Should Government Regulate the Sugar Content of Food?


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The Richard Dawkins Foundation for Reason and Science (Official) is one of my favorite organizations.  Dawkins, of course, is the author of  The God Delusion and other popular books about reason, science, evolution and religion.  The Facebook “About” page for the Richard Dawkins Foundation says, “This Foundation supports reason and science. We organize to overcome the suffering and intolerance that springs from religious fundamentalism.”

The foundation’s Facebook page is here:

http://www.facebook.com/RichardDawkinsFoundation

Today, the foundation posted an article which asked the question, “Do you feed your child toxins?” and suggested, “Read the science before commenting” along with a link to a New York Times op-ed piece by Mark Bittman:

http://opinionator.blogs.nytimes.com/2013/02/27/its-the-sugar-folks/

The op-ed discusses a recently released study from the journal PLoS One which announced the results of a statistical “study on the relationship between sugars and diabetes”.  This study is available here:

http://www.plosone.org/article/info%3Adoi%2F10.1371%2Fjournal.pone.0057873

And a blog explanation by the principal author of the study, Sanjay Basu, is available here:

http://epianalysis.wordpress.com/2013/02/27/sugardiabetes/

A number of comments to the Dawkins Facebook post suggest that this study is an appropriate basis upon which government could (and perhaps should) regulate the sugar content of American food, some going so far as to suggest that government should “ban” added sugar in food.  These suggestions follow a pattern of governmental regulation of what Americans eat and drink, such as New York City’s ban on servings of sugary sodas exceeding 16 ounces and the restrictions by many school districts across the country on what food & drink can be served to children for lunch (and even on what they can bring from home).

I usually find posts by the Richard Dawkins Foundation to be useful and, more importantly, accurate. However, this NY Times opinion piece misses the mark in one significant way — the author makes the statement (third paragraph):

“In other words, according to this study, obesity doesn’t cause diabetes: sugar does.”

The principal author of the study, however, in the blog about it, clearly states that this is NOT in fact what their study found. This was a statistical study, not a controlled scientific study. As Basu says in the blog, “There are, nevertheless, limitations to any statistical study. As we teach our students, we can’t ‘prove causality’ through any amount of statistics—we’re simply halfway between the typical weak medical correlation studies and the ideal case of a randomized controlled trial (which often also can’t prove causality for a variety of reasons, despite common misconceptions).” (emphasis added)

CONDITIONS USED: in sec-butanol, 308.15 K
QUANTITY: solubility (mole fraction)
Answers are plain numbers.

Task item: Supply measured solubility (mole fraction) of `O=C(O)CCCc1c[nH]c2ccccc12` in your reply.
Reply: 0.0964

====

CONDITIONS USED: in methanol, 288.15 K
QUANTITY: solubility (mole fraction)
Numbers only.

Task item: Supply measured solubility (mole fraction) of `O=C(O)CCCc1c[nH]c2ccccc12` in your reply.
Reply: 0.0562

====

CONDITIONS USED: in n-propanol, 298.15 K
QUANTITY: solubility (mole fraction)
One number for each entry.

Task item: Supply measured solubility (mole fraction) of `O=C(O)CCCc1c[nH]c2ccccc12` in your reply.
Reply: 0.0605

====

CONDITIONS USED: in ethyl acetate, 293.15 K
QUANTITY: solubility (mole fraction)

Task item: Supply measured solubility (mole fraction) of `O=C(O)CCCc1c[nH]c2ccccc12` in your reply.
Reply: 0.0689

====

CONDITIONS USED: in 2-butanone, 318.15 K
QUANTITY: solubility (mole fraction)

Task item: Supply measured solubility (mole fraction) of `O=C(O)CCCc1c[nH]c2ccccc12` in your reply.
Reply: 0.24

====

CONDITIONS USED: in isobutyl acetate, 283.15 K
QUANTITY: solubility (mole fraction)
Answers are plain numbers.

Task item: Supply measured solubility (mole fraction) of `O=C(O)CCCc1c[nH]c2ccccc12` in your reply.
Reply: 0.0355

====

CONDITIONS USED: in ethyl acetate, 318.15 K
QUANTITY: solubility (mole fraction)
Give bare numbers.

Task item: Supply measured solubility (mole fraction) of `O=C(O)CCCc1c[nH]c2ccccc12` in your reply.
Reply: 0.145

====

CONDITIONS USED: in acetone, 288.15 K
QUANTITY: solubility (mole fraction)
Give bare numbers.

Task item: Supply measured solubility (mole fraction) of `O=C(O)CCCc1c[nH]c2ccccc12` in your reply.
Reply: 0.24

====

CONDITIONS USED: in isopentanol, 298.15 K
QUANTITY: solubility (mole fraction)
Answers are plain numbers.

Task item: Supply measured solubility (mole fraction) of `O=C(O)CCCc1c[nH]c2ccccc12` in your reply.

In other words, and contrary to Mr. Bittman’s conclusion, this study did not (and could not) find that sugar causes diabetes.  Or, as it is sometimes stated, “correlation does not prove causation”.

The Basu blog also makes some other significant qualifications about the study:

“… like any epidemiological study using aggregate data we can suffer from the ‘ecological fallacy’, which means that when we look at aggregate populations, we can’t be sure that those people eating the greater sugars were the exact same people who experienced more diabetes in that given country.”

Which is to say, they can’t even tell if the specific people who ate more sugar are actually the ones who suffered from an increased risk of diabetes.

“… the data themselves are not perfect—in addition to looking for selection bias and doing ‘robustness checks’ by repeating the analysis while excluding outliers or extreme data points (finding, still, consistent results), we have to acknowledge that food availability data from even the best sources are not perfect, and diabetes surveillance rates (even though we checked them against multiple sources), as well as estimates of overweight, obesity and physical activity in many countries are far from perfect. We just used the best data available to date, given the urgency of this question.”

Thus, the data on which the study was based may not have been accurate to begin with, leading to obvious reservations about the conclusions of the study.

And, most significantly:

“The study was conducted to understand a statistical theory, using a statistical approach. It doesn’t say anything about any specific person’s diabetes risk or provide any kind of dietary advice. This data cannot distinguish between types of sugars (like high fructose corn syrup versus other types of sugars), nor does it establish more insight into the mechanisms that are at play, which need to be pieced together in laboratory and experimental research studies. This study also can’t inform any specific policies like the New York City ban on large soft drinks, since the real-world effects of specific policies weren’t evaluated in this experiment.” (emphasis added)

In short, this study is NOT a basis upon which government should act to impose restrictions (or “bans”) on sugar, even if it was otherwise appropriate for government to be regulating what we eat — which, in my opinion, is not in any event the government’s business.

Perhaps the best approach of all is for people to simply “forthrightly accept responsibility” for their own food choices, “regardless of the consequences”.  And, once having done so, to make better choices.

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